advance directives

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Related to advance directives: Durable power of attorney

advance directives

instructions about a person's wishes, goals, and values regarding what will be done in case he or she becomes incapable of making decisions about medical care; called also living will, durable power of attorney for health care, and sometimes advance health care directives or health care advance directives.

A proxy directive designates another person to make decisions; an instruction directive provides instructions about the person's values and goals or treatment preferences; a combined directive can do both. An instruction directive should focus on goals and values more than on specific medical interventions; interventions can be good in some situations and undesirable in others.

Formal directives are signed and legally authorized written documents. Informal directives are oral communications with family, significant other, or health care provider. Advantages of formal directives are: (1) they are preferences and values more likely to have been carefully considered; (2) they reflect more accurately a person's preferences; (3) they invoke legal practice that commits health care providers to a course of action; and (4) they provide legal enforcement for a person's preferences. Disadvantages include: (1) relatively few people make them or leave explicit directions; (2) identified decision makers might not be available, might be incompetent to make good decisions, or might have a conflict of interest; (3) some people change their preferences regarding treatment but fail to change their directives (and a few, when legally incompetent, protest a surrogate's decision); (4) state laws often severely restrict the use of advance directives; (5) professionals have no basis to overturn instructions that are against the patient's best medical interests, even though the patient might have formulated the instructions without foreseeing a given situation; and (6) some patients do not have an adequate understanding of the decision making needed, or even with an adequate understanding, cannot foresee all clinical situations. Because of inadequate counseling or imprecise language, documents may reflect uninformed preferences.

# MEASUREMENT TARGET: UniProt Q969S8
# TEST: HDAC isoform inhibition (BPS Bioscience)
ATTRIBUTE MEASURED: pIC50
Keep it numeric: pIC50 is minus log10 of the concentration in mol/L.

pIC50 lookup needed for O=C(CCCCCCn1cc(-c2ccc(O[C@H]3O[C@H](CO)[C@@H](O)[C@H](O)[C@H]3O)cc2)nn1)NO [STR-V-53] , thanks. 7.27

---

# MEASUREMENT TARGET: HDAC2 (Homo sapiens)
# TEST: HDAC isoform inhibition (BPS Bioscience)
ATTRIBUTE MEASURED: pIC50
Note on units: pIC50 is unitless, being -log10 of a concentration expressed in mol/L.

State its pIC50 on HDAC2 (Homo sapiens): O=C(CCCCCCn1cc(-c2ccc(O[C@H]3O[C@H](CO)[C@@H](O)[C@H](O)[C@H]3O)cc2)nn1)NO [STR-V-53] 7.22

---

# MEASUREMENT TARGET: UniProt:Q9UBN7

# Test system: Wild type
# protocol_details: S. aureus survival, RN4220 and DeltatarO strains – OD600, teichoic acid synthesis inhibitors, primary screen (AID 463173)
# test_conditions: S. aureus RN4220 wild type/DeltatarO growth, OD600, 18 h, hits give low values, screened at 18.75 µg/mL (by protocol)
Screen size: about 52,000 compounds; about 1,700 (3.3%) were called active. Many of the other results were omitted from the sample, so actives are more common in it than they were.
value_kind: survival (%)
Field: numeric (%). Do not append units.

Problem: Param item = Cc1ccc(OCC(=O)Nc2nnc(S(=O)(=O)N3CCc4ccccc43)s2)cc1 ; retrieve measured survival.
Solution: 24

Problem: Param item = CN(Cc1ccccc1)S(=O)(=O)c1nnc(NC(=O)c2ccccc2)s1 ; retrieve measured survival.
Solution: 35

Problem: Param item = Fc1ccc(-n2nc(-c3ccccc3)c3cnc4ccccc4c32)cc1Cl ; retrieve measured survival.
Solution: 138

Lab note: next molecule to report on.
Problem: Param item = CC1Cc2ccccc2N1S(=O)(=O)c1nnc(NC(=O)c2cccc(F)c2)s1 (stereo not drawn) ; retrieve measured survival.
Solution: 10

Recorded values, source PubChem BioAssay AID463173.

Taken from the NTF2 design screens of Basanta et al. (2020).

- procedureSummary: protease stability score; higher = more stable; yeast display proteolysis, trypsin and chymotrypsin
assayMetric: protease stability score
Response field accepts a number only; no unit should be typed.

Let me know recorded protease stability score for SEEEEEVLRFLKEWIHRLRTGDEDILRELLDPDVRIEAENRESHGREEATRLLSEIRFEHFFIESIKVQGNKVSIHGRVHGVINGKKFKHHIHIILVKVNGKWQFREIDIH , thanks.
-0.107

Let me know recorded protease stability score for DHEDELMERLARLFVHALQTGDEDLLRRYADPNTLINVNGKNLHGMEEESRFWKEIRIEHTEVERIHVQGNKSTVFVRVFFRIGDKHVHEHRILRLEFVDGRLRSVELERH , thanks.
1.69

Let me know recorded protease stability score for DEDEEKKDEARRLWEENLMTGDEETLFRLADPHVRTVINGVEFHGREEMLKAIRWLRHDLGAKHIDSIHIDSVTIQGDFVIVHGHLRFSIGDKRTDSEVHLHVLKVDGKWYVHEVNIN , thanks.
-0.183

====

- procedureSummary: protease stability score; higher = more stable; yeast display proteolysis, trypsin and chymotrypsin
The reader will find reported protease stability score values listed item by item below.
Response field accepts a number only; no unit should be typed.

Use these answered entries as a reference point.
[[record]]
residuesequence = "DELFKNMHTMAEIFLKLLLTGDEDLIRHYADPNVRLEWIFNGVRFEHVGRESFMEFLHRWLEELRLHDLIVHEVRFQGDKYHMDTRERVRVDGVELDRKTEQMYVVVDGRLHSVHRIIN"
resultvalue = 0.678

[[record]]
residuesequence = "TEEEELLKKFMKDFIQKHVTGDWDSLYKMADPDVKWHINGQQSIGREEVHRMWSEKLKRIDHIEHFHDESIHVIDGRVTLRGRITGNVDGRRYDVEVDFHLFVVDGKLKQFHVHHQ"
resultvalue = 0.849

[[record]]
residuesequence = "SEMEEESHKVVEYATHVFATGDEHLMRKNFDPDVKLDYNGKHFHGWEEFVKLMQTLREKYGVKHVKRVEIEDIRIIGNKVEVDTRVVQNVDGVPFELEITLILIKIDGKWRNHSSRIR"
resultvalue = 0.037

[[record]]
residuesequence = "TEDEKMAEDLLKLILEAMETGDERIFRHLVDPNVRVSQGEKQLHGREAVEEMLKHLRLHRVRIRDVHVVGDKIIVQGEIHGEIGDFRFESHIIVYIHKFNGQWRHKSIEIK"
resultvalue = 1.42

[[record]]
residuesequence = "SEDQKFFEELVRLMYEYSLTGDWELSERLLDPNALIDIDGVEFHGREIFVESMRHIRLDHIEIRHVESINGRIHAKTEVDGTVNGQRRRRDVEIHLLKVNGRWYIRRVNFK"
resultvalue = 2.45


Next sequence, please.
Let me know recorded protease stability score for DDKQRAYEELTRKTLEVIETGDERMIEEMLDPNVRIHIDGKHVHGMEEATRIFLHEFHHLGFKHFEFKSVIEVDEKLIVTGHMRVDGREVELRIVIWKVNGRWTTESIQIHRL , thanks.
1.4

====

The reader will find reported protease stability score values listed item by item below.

People often have difficulty identifying decisions and questions delineating adequately the full range of situations that may occur. Because of this, designation of surrogates has become more prevalent. The document can be used for refusal of life sustaining treatment.
Miller-Keane Encyclopedia and Dictionary of Medicine, Nursing, and Allied Health, Seventh Edition. © 2003 by Saunders, an imprint of Elsevier, Inc. All rights reserved.
A statement made by an adult at a time when he/she has the capacity to decide for himself/herself about the treatments he/she wishes to accept or refuse, in circumstances in the future when he/she is no longer able to make decisions or communicate his/her preferences
Segen's Medical Dictionary. © 2012 Farlex, Inc. All rights reserved.
References in periodicals archive ?
With a dementia-specific advance directive, the individual addresses a range of questions based on how cognitive decline typically progresses.
The 26-year-old had no advance directive when she had a massive heart attack leaving her comatose.
Westley and Briggs (2004) describe the use of the Stages of Change Theory to communicate about advance directives. Table 2 provides a summary of each stage.
Since 75% of West Virginians repeatedly say in surveys conducted over the past decade that at the end-of-life they would prefer to live a shorter period of time to avoid pain, suffering, and being kept alive on machines, the POST form more than advance directives allows West Virginians with such preferences to be treated according to their wishes and with the emphasis on comfort as opposed to treatments which might increase their suffering.
For the first time in Spanish legal system, the Convention on Human Rights and Biomedicine introduces the institution of advance directives [12].
While the focus with NM MOST and other efforts for ensuring that Advance Directives are properly completed is usually accomplished towards the end of life when patients are already in a health care facility, this may be too limiting an approach to increasing the overall proportion of individuals who have advance directives.
An advance directive is a way to tell both family and health care providers your wishes if you can't make decisions yourself.
Advance directives (often called "living wills") give people a way to express their wishes if they become severely ill and unable to make medical decisions for themselves.
Advance directives are given by hospitals to advanced cancer and terminally ill patients to sign, and are a checklist of medical procedures and medication that a patient might want to dispense with, because they are painful, prolong existence without improving the quality of life, or impose a heavy financial burden on the family.
This study was undertaken to uncover primary healthcare nurses' knowledge, experience and attitudes concerning their role in advance directives. In terms of terminology within the New Zealand context, an advance care plan may be considered an advance directive or may be aligned with other existing advance directives and be legally binding (MOH, 2011).

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